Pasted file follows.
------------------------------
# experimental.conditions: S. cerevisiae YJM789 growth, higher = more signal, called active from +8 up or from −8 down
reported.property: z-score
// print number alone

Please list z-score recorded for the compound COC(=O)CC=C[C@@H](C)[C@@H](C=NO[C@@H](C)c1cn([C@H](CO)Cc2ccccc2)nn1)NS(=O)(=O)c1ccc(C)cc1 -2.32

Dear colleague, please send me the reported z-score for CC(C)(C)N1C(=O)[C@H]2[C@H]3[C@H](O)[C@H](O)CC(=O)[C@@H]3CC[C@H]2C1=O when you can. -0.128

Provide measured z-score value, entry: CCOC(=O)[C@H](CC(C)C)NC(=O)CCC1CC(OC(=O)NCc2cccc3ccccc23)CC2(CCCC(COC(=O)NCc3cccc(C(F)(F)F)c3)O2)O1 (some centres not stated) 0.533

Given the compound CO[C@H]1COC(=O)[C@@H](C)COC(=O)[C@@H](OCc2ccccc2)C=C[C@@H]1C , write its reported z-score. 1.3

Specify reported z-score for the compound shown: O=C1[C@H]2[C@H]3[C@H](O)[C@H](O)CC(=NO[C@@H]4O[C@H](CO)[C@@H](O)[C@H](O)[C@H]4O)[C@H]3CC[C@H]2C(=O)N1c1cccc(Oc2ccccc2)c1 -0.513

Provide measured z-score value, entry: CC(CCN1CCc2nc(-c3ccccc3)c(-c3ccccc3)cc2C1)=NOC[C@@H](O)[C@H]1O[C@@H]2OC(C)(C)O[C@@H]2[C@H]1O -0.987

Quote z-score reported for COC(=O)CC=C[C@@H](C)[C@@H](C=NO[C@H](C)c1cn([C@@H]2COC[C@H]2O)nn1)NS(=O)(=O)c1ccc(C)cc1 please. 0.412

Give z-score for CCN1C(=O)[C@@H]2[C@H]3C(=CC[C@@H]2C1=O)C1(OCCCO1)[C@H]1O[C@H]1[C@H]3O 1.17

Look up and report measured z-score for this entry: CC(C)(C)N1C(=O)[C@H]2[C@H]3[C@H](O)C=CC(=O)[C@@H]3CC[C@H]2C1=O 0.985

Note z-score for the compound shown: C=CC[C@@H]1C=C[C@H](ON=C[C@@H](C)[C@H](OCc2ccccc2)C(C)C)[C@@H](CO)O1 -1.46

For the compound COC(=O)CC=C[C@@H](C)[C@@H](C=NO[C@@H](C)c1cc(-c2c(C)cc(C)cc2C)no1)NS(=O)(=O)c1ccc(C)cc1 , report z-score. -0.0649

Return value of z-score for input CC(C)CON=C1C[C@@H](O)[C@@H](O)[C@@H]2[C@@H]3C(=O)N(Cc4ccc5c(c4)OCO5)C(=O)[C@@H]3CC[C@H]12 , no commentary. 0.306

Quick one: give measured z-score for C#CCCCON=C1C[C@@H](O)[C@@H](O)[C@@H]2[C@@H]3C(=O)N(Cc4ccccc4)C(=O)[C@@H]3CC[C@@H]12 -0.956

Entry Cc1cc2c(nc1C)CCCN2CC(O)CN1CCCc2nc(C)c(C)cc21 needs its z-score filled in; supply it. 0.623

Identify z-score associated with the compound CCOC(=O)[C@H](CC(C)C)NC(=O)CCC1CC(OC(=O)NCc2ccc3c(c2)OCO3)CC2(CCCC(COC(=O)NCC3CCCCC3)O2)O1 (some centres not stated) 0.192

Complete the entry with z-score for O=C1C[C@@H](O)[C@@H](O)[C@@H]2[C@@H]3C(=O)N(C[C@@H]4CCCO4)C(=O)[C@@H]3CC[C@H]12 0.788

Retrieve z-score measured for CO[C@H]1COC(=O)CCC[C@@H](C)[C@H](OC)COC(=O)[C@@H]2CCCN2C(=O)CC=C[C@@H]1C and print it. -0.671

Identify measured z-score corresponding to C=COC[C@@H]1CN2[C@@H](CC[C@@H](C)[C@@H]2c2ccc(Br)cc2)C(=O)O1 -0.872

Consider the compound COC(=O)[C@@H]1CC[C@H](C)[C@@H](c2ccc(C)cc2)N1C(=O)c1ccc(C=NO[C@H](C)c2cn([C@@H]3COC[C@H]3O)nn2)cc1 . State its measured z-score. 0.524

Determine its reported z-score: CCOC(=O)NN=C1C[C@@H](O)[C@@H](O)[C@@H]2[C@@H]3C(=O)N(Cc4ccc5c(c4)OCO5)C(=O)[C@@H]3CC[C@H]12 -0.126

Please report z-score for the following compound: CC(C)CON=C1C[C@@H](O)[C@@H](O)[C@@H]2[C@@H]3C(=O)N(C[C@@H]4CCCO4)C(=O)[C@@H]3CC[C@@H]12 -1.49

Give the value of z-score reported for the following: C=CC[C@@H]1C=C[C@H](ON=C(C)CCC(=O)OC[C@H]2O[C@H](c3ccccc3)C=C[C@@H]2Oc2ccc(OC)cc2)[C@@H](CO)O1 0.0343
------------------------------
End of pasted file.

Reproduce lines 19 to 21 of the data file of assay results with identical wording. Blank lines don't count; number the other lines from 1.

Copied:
Complete the entry with z-score for O=C1C[C@@H](O)[C@@H](O)[C@@H]2[C@@H]3C(=O)N(C[C@@H]4CCCO4)C(=O)[C@@H]3CC[C@H]12 0.788

Retrieve z-score measured for CO[C@H]1COC(=O)CCC[C@@H](C)[C@H](OC)COC(=O)[C@@H]2CCCN2C(=O)CC=C[C@@H]1C and print it. -0.671

Identify measured z-score corresponding to C=COC[C@@H]1CN2[C@@H](CC[C@@H](C)[C@@H]2c2ccc(Br)cc2)C(=O)O1 -0.872